Judging Appearances

Author: E.E. Kleist
Publisher: Springer Science & Business Media
ISBN: 9401139318
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Kant's Critique of Judgment accounts for the sharing of a common world, experienced affectively, by a diverse human plurality. In order to appreciate Kant's project, Judging Appearances retrieves the connection between appearance and judgment in the Critique of Judgment. Kleist emphasizes the important but neglected idea of a sensus communis, which provides the indeterminate criterion for judgments regarding appearance. Judging Appearances examines the themes of appearance and judgment against the background of Kant's debt to Leibniz and Shaftesbury. Drawing upon treatments by Husserl, Sartre, Ricoeur and Arendt, Kleist delineates the proto-phenomenological method through which Kant uncovers the idea of a sensus communis. Kleist shows that taste is a discipline of opening oneself to appearance, requiring a subject who dwells in a common world of appearances among a diverse human plurality. This volume will prove valuable for anyone interested in a fresh approach to themes at the heart of Kant's aesthetics.

From Phenomenology To Thought Errancy And Desire

Author: Babette Babich
Publisher: Springer Science & Business Media
ISBN: 9401716242
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For both continental and analytic styles of philosophy, the thought of Martin Heidegger must be counted as one of the most important influences in contemporary philosophy. In this book, essays by internationally noted scholars, ranging from David B. Allison to Slavoj Zizek, honour the interpretive contributions of William J. Richardson's pathbreaking Heidegger: Through Phenomenology to Thought. The essays move from traditional phenomenology to the idea of essential (another) thinking, the questions of translation and existential expressions of the turn of Heidegger's thought, the intersection of politics and language, the philosophic significance of Jacques Lacan, and several essays on science and technology. All show the influence of Richardson's first study. A valuable emphasis appears in Richardson's interpretation of Heidegger's conception of die Irre, interpreted as Errancy, set in its current locus in a discussion of Heidegger's debacle with the political in his involvement with National Socialism.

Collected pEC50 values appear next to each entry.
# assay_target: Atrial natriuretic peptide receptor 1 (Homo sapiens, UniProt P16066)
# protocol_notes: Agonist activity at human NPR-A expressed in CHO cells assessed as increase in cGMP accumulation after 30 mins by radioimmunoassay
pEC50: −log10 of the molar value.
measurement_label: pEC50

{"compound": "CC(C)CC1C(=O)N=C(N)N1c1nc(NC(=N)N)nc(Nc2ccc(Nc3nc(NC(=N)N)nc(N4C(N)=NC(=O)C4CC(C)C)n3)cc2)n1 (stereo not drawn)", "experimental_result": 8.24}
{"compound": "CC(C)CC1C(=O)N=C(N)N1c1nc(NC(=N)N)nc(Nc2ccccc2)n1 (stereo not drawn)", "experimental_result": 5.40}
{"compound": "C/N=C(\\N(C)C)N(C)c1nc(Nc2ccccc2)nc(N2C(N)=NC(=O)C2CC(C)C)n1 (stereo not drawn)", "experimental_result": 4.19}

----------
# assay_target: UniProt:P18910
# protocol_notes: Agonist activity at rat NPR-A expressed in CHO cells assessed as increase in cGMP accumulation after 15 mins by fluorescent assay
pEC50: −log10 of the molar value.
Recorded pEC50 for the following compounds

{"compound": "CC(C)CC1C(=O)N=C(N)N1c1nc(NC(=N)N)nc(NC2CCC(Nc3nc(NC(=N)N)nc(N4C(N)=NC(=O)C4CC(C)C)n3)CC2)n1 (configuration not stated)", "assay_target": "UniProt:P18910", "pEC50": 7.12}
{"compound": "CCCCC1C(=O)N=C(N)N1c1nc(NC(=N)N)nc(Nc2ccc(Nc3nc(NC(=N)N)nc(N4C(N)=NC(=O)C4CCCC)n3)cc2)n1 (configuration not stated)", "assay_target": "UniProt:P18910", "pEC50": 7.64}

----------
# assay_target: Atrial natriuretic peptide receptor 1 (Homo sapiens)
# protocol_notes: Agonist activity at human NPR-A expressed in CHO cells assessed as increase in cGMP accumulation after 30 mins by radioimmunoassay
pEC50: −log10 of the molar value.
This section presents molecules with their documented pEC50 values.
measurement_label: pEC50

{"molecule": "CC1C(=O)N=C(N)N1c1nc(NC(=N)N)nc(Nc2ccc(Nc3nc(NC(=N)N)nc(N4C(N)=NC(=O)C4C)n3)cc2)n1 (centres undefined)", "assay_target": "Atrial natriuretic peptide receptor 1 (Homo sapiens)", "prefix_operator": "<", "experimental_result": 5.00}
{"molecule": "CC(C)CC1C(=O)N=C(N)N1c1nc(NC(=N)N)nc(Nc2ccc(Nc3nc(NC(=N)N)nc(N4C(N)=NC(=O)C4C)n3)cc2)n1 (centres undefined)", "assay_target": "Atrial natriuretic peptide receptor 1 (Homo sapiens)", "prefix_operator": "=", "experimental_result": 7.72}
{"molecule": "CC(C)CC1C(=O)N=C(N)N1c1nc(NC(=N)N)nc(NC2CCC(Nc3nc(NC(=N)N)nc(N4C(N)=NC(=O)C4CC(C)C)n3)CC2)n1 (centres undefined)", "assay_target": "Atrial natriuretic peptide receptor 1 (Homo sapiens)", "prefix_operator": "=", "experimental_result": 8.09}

Eros And Eris

Author: P. van Tongeren
Publisher: Springer Science & Business Media
ISBN: 9401714649
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Structure And Diversity

Author: Eugene Kelly
Publisher: Springer Science & Business Media
ISBN: 9401730997
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FOUNDATIONALISM IN PHILOSOPHY n his autobiographical work, The Education of Henry Adams, this I brooding and disillusioned offspring of American presidents confronted, at age sixty, his own perplexity concerning the new scientific world-view that was emerging at the end of the century. He noted that the unity of things, long guaranteed morally by the teachings of Christianity and scientifically by the Newtonian world-view, was being challenged by a newer vision of things that found only incomprehensible multiplicity at the root of the world: What happened if one dropped the sounder into the ab yss-let it go-frankly gave up Unity altogether? What was Unity? Why was one to be forced to affirm it? Here every body flatly refused help. . . . [Adams] got out his Descartes again; dipped into his Hume and Berkeley; wrestled anew with his Kant; pondered solemnly over his Hegel and Scho penhauer and Hartmann; strayed gaily away with his Greeks-all merely to ask what Unity meant, and what happened when one denied it. Apparently one never denied it. Every philosopher, whether sane or insane, naturally af firmed it. I Adams, then approaching with heavy pessimism a new century, felt instinc tively that, were one to attack the notion of unity, the entire edifice of human knowledge would quickly collapse. For understanding requires the unification of apparently different phenomena.